Fifteen of the series are in are now in major museums around the world.
The painting was originally purchased directly from Monet by his friend
 Paul Gallimard in 1891
 Charles KissBritain's heir-to-the-throne Prince Charles and his lover Camilla Parker Bowles have sealed their long-time relationship with their first public kiss.
The couple's public display of affection occurred at a fund-raising dinner in London in the full glare of the nation's media which eagerly splashed the images on television and the front pages of newspapers.
Camilla greeted Charles with a kiss on the cheek, and in return he kissed her lightly on both cheeks, mouthing "hello".
The kiss was heralded by royal watchers as a milestone in the couple's relationship and underlined Charles's determination that Camilla be publicly accepted as his partner.
 TailerWhat do you call a cross between a pony and a zebra?
That is the question puzzling employees at a visitors' farm in northwest England, where a Shetland pony recently gave birth to a foal bearing an uncanny resemblance to a zebra.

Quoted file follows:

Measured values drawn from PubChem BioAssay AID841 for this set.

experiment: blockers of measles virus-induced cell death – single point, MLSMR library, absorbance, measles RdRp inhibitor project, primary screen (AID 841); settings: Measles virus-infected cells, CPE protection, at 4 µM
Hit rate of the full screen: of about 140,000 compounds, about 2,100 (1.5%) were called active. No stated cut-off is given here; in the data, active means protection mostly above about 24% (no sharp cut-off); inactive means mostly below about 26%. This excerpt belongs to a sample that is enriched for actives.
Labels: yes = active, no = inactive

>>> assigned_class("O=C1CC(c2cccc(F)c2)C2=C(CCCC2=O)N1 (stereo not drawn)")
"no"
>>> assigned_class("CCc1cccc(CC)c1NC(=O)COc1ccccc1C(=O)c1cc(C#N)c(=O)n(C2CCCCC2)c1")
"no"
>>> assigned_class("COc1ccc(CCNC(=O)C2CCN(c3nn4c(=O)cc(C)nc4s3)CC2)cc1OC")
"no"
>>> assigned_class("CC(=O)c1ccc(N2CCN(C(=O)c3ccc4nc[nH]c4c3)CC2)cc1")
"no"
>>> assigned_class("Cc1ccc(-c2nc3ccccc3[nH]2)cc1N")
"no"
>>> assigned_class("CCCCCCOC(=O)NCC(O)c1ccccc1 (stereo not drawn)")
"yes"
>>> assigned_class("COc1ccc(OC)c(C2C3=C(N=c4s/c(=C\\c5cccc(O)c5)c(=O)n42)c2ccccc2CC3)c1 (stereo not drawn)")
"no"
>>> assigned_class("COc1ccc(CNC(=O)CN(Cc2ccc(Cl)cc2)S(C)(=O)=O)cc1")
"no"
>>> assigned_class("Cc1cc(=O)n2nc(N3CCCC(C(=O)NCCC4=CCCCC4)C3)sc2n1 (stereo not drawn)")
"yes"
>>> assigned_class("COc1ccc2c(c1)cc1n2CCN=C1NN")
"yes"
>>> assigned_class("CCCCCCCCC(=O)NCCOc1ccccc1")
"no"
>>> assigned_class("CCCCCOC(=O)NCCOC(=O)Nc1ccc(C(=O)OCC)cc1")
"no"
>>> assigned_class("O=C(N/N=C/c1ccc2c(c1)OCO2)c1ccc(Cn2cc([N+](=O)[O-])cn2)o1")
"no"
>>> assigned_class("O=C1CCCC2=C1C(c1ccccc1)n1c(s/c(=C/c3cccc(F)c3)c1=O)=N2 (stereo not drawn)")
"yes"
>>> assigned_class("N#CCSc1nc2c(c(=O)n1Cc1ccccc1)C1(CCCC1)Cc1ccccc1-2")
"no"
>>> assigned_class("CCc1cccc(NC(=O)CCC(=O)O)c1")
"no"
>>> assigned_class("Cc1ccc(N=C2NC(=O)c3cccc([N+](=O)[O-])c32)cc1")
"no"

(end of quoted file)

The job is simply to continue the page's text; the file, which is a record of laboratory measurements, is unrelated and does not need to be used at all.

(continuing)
It looks very much like a zebra but instead of being white, she's brown. The stripes are quite definite, from the tip of her ears to the tip of her tail.
The pony came to the farm from a local circus, where she had been penned with a zebra so the two could keep each other company
 WeatherIt will be mainly clear.
Winds will be moderate westerly to southwesterly, three to four beaufort, turning strong, five beaufort on the south coast, over slight to moderate seas on the south coast.
Tonight it will be mainly clear.
Thin mist and low cloud, are expected to form in some coastal areas.
Winds will be light variable, two to three beaufort, over slight seas.
Temperatures will fall to 18 degrees inland and on the west coast and 20 on the south coast.
The fire hazard is extremely high in all forest areas.
Tomorrow and friday, it will be mainly clear, with temperatures rising slightly.